In the first half of season three, Suits was all about power. Harvey’s quest to usurp Jessica’s throne took the show down a deep rabbit hole of deception and double crosses that threatened to take the entire show down with it. Somewhere along the way, though, the show course corrected, turning Harvey and Jessica into allies again and ultimately giving Harvey exactly what he’s always wanted: His name on the masthead and a place as Jessica’s equal partner. Now, in these final six episodes of the season, it looks like the new question is going to be what Harvey will do now that he has everything he’s ever wanted? How does Harvey Specter live a happy, settled life?
A big part of this exploration is obviously going to come by finally exploring what Harvey is like in a committed relationship. Scottie is back and she and Harvey appear to be in a place where they are ready to finally turn their relationship from a “sometimes” thing to an “all the time” thing. Harvey sealed the deal in the last episode before the break, offering Scottie a job at Pearson Specter, but she now learns he offered it before talking to Jessica. To the show’s credit, this committed Harvey is still ready at a moment’s notice to play fast and loose with things to get what he wants, except now that he’s dealing with a romantic partner things don’t work out as smoothly as they have for him in the past.
The dealings of Scottie’s integration into Pearson Specter are somewhat cleverly integrated into the plot much like a case of the week, except instead of winning a case for a client’s the stakes are personal. They’re probably the most personal for Jessica, who only sees death and destruction for the firm if Scottie comes on and then she and Harvey break up. It goes through several (generally inconsequential, plot-wise) layers of deception on Harvey’s part until Scottie gets fed up over Harvey scheming behind her back in order to manipulate her into taking a job at the firm. The mechanics of the story aren’t necessarily fascinating, but the emotional place they take Harvey and Scottie at the end—a place of honesty—is certainly a new, more vulnerable place for Harvey to be. Whether or not his pairing with Scottie draws sparks depends on your take on the actors’ chemistry together, but having Scottie involved to give Harvey some desperately needed shading seems like a win for the show.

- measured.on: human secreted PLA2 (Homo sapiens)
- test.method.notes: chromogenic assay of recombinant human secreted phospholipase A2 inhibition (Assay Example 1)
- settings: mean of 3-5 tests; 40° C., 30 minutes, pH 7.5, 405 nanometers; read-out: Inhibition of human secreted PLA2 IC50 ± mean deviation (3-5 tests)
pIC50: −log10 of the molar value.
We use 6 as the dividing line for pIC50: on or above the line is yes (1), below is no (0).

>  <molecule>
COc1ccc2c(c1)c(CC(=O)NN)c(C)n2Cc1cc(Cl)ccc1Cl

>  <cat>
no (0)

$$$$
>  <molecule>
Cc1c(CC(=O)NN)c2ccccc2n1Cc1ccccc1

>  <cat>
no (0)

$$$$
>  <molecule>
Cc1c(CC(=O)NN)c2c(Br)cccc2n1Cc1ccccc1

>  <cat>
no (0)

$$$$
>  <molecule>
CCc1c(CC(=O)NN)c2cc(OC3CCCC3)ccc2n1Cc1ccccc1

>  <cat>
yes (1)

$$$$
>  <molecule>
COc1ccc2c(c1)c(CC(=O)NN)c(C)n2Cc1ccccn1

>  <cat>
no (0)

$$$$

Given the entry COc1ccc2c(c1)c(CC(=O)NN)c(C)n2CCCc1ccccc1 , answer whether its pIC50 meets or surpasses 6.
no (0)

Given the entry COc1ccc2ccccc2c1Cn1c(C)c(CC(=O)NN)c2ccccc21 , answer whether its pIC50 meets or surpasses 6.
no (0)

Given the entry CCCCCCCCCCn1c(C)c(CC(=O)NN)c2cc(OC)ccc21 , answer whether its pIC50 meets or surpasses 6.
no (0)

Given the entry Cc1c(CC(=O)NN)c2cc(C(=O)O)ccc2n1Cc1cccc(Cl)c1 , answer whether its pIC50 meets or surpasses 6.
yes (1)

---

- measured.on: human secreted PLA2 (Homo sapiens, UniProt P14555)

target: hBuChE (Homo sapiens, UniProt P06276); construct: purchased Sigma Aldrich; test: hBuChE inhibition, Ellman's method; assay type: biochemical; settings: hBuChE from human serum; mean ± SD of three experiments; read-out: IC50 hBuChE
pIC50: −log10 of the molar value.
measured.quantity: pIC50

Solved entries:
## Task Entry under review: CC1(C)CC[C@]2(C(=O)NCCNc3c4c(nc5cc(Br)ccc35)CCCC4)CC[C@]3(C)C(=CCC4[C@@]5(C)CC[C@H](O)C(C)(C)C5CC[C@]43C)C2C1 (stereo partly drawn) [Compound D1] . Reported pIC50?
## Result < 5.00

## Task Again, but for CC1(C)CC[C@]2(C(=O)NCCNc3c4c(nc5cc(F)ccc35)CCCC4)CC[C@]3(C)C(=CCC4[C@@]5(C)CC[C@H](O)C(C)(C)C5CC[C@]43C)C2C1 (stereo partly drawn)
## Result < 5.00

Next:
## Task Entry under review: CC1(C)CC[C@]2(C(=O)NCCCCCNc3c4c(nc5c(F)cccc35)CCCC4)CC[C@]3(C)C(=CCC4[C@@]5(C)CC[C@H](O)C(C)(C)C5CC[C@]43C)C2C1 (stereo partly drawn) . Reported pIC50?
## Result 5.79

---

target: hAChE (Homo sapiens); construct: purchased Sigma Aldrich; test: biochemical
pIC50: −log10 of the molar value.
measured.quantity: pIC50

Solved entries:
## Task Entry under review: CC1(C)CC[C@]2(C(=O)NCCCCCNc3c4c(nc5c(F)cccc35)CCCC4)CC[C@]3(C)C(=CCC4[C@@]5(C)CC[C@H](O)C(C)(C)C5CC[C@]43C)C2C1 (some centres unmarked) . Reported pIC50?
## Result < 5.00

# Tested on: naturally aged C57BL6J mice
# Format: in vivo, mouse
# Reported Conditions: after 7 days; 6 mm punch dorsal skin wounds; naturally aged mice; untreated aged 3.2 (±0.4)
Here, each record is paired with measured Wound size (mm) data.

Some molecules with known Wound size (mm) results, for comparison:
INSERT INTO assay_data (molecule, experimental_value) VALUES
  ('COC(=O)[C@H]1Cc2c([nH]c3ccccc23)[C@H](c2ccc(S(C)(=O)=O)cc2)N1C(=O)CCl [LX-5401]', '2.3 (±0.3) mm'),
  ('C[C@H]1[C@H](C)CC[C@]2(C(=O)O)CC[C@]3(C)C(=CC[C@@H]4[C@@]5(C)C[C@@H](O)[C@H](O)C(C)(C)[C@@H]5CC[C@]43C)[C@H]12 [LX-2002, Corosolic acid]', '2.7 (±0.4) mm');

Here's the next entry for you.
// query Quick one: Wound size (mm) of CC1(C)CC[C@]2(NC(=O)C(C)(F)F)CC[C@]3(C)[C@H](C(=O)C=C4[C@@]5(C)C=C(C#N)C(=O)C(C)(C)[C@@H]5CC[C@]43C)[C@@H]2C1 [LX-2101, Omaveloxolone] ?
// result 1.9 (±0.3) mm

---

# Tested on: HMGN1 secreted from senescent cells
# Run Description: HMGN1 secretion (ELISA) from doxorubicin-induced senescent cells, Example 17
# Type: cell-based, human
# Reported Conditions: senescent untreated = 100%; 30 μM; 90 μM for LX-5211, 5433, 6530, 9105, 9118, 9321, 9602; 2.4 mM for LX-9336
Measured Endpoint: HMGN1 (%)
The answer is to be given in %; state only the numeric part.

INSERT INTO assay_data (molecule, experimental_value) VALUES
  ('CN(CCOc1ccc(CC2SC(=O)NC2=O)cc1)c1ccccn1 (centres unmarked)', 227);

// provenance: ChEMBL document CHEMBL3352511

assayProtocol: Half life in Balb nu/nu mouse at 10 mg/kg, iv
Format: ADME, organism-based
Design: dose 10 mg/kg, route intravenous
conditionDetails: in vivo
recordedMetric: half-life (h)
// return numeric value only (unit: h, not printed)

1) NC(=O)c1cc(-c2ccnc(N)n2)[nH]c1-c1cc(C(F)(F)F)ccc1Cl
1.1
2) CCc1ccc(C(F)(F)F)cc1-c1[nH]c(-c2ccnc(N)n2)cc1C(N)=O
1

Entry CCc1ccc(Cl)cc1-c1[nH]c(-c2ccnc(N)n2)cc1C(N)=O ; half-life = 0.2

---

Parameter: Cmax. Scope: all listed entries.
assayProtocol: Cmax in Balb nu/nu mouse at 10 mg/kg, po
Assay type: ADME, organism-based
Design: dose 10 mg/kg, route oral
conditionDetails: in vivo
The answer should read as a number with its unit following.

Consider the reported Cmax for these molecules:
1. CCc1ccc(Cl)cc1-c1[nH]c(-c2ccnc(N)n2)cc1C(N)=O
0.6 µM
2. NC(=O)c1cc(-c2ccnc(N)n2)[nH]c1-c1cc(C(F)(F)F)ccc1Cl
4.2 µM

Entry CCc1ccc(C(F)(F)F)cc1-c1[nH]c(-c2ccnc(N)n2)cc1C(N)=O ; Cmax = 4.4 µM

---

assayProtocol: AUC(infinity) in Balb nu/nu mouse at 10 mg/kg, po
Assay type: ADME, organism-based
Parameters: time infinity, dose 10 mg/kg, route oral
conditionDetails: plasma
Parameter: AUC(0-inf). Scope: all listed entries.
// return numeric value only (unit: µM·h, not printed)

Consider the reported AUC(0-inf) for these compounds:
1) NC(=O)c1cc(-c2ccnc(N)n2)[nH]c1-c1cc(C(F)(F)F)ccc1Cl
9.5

Mike is also dancing in an emotional minefield in this episode, dealing with lingering feelings over his parents’ deaths. When Pearson Specter defends a client against someone represented by the lawyer who negotiated the settlement for his parents (who we met in a previous episode), Mike goes on a vendetta to get the case dismissed. His actions lay bare a deep-seated hole somewhere in his soul, a hole Mike was attempting to fill by going to law school and learning how to help people so they didn’t end up in the same situation that his grandmother did when she took the lousy settlement. In the end, though, what Mike ends up learning is that things are more than black and white, lawyers are more than simply “good and bad,” and Mike has to decide exactly what kind of lawyer he wants to become.
Mike was fairly maddening to watch throughout the case, bordering on hypocritical as he worked his hardest to prevent a family from receiving a settlement for losing a loved one, just like his grandmother lost the settlement she deserved. It’s only when his world is shattered by learning the real facts behind the settlement—that his father had a few drinks on the night of the accident, and that’s why his grandmother accepted a measly deal—that he becomes recognizable again. Mike’s demons are perhaps the most explored demons of anyone on the show, but revisiting his past one more time works fairly well here, even if it isn’t groundbreaking territory. What will be interesting is seeing exactly how this informs Mike’s handling of cases and clients from now on.
And then there’s the elephant in the room. The last episode of the first half of season three ended with Louis searching for Mike’s file in Sheila’s filing cabinets and not finding anything, so this is obviously going to be a big thread for the end of the season. Although the premise is one of the least interesting things about the show, it’s been a long enough time since something major has happened in regards to Mike’s big secret so it almost feels like it’s time to be addressed again. Perhaps the smartest decision was to have Louis spearhead the inquiry, as every moment with Rick Hoffman is basically delightful. His cat-and-mouse game with Donna was especially fun. (The less said about his scenes with Rachael Harris, the better.) Less fun was how Louis figured out there was still something shady going on. I went to a lowly state school, but do professors at Harvard really give out an A+ for any class? Why would anyone put an A+ on a fake transcript, as that is just asking for trouble? I’m not even allowed to give out an A+ on this site! It’s all just a bit too silly.
Still, the final shot of Louis in the episode as he is considering exactly what he is seeing has promise. If it means getting more Louis time, well, then I’m all for this story, despite its myriad of issues.
- Michael Phelps! I guess that’s still a thing.
- There wasn’t nearly enough Harvey and Mike interaction in this episode. Their exchanges are some of the best parts of the show and that repartee was missing here.
- Mike and Rachel are finally moving into that gorgeous apartment he bought for his grandmother. It hurt me to think of that place sitting empty.